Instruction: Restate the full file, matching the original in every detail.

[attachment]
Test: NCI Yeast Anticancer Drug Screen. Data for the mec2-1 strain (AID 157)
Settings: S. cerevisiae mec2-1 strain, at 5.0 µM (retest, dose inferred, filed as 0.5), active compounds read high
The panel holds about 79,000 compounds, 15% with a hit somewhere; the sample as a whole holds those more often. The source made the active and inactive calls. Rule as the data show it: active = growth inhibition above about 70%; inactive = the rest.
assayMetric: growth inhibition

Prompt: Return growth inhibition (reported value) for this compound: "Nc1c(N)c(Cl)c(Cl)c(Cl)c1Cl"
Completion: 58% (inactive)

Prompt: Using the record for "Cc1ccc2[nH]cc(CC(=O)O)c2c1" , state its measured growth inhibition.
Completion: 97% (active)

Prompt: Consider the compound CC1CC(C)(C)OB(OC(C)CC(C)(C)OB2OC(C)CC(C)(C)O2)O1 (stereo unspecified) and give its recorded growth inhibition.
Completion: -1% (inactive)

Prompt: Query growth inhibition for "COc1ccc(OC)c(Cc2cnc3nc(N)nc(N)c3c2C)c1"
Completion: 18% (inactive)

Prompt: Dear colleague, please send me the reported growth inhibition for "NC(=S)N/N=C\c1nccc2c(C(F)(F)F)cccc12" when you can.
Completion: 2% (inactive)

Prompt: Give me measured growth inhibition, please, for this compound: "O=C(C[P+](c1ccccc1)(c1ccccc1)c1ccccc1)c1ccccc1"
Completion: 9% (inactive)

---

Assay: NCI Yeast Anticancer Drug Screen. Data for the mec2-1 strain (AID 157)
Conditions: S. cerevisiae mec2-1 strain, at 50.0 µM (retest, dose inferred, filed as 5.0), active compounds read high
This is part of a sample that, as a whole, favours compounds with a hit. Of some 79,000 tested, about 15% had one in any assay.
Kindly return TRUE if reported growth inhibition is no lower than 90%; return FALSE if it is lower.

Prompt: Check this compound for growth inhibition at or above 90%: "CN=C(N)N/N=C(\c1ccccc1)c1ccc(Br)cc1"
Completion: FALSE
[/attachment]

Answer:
Test: NCI Yeast Anticancer Drug Screen. Data for the mec2-1 strain (AID 157)
Settings: S. cerevisiae mec2-1 strain, at 5.0 µM (retest, dose inferred, filed as 0.5), active compounds read high
The panel holds about 79,000 compounds, 15% with a hit somewhere; the sample as a whole holds those more often. The source made the active and inactive calls. Rule as the data show it: active = growth inhibition above about 70%; inactive = the rest.
assayMetric: growth inhibition

Prompt: Return growth inhibition (reported value) for this compound: "Nc1c(N)c(Cl)c(Cl)c(Cl)c1Cl"
Completion: 58% (inactive)

Prompt: Using the record for "Cc1ccc2[nH]cc(CC(=O)O)c2c1" , state its measured growth inhibition.
Completion: 97% (active)

Prompt: Consider the compound CC1CC(C)(C)OB(OC(C)CC(C)(C)OB2OC(C)CC(C)(C)O2)O1 (stereo unspecified) and give its recorded growth inhibition.
Completion: -1% (inactive)

Prompt: Query growth inhibition for "COc1ccc(OC)c(Cc2cnc3nc(N)nc(N)c3c2C)c1"
Completion: 18% (inactive)

Prompt: Dear colleague, please send me the reported growth inhibition for "NC(=S)N/N=C\c1nccc2c(C(F)(F)F)cccc12" when you can.
Completion: 2% (inactive)

Prompt: Give me measured growth inhibition, please, for this compound: "O=C(C[P+](c1ccccc1)(c1ccccc1)c1ccccc1)c1ccccc1"
Completion: 9% (inactive)

---

Assay: NCI Yeast Anticancer Drug Screen. Data for the mec2-1 strain (AID 157)
Conditions: S. cerevisiae mec2-1 strain, at 50.0 µM (retest, dose inferred, filed as 5.0), active compounds read high
This is part of a sample that, as a whole, favours compounds with a hit. Of some 79,000 tested, about 15% had one in any assay.
Kindly return TRUE if reported growth inhibition is no lower than 90%; return FALSE if it is lower.

Prompt: Check this compound for growth inhibition at or above 90%: "CN=C(N)N/N=C(\c1ccccc1)c1ccc(Br)cc1"
Completion: FALSE